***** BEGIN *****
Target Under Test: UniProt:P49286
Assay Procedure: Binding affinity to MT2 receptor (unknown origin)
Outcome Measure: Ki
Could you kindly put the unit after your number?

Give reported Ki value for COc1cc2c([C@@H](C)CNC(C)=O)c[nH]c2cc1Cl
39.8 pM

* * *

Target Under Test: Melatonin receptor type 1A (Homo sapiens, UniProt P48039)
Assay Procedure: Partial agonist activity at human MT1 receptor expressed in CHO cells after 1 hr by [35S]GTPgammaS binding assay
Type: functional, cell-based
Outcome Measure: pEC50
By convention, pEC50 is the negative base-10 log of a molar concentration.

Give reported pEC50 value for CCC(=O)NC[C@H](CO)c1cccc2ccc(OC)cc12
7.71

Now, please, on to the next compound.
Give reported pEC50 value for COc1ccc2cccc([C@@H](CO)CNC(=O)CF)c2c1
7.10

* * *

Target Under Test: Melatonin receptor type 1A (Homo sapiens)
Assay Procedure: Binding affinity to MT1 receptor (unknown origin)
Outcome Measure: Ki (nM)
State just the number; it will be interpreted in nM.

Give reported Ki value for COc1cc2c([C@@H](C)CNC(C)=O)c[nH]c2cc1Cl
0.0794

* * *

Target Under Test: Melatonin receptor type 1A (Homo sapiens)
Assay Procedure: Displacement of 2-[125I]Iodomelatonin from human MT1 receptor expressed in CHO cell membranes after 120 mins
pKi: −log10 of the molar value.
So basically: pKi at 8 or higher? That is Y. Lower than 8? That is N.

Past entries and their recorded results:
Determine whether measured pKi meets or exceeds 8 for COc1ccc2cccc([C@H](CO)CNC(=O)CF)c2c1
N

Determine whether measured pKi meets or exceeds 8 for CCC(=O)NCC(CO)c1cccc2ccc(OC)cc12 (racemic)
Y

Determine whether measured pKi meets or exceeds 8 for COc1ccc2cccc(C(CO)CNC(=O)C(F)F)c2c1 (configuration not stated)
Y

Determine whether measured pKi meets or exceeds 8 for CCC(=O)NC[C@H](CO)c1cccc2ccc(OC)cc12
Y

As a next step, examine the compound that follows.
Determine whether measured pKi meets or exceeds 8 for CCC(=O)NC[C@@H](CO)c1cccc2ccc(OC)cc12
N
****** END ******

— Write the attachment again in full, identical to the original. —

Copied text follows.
Target Under Test: UniProt:P49286
Assay Procedure: Binding affinity to MT2 receptor (unknown origin)
Outcome Measure: Ki
Could you kindly put the unit after your number?

Give reported Ki value for COc1cc2c([C@@H](C)CNC(C)=O)c[nH]c2cc1Cl
39.8 pM

* * *

Target Under Test: Melatonin receptor type 1A (Homo sapiens, UniProt P48039)
Assay Procedure: Partial agonist activity at human MT1 receptor expressed in CHO cells after 1 hr by [35S]GTPgammaS binding assay
Type: functional, cell-based
Outcome Measure: pEC50
By convention, pEC50 is the negative base-10 log of a molar concentration.

Give reported pEC50 value for CCC(=O)NC[C@H](CO)c1cccc2ccc(OC)cc12
7.71

Now, please, on to the next compound.
Give reported pEC50 value for COc1ccc2cccc([C@@H](CO)CNC(=O)CF)c2c1
7.10

* * *

Target Under Test: Melatonin receptor type 1A (Homo sapiens)
Assay Procedure: Binding affinity to MT1 receptor (unknown origin)
Outcome Measure: Ki (nM)
State just the number; it will be interpreted in nM.

Give reported Ki value for COc1cc2c([C@@H](C)CNC(C)=O)c[nH]c2cc1Cl
0.0794

* * *

Target Under Test: Melatonin receptor type 1A (Homo sapiens)
Assay Procedure: Displacement of 2-[125I]Iodomelatonin from human MT1 receptor expressed in CHO cell membranes after 120 mins
pKi: −log10 of the molar value.
So basically: pKi at 8 or higher? That is Y. Lower than 8? That is N.

Past entries and their recorded results:
Determine whether measured pKi meets or exceeds 8 for COc1ccc2cccc([C@H](CO)CNC(=O)CF)c2c1
N

Determine whether measured pKi meets or exceeds 8 for CCC(=O)NCC(CO)c1cccc2ccc(OC)cc12 (racemic)
Y

Determine whether measured pKi meets or exceeds 8 for COc1ccc2cccc(C(CO)CNC(=O)C(F)F)c2c1 (configuration not stated)
Y

Determine whether measured pKi meets or exceeds 8 for CCC(=O)NC[C@H](CO)c1cccc2ccc(OC)cc12
Y

As a next step, examine the compound that follows.
Determine whether measured pKi meets or exceeds 8 for CCC(=O)NC[C@@H](CO)c1cccc2ccc(OC)cc12
N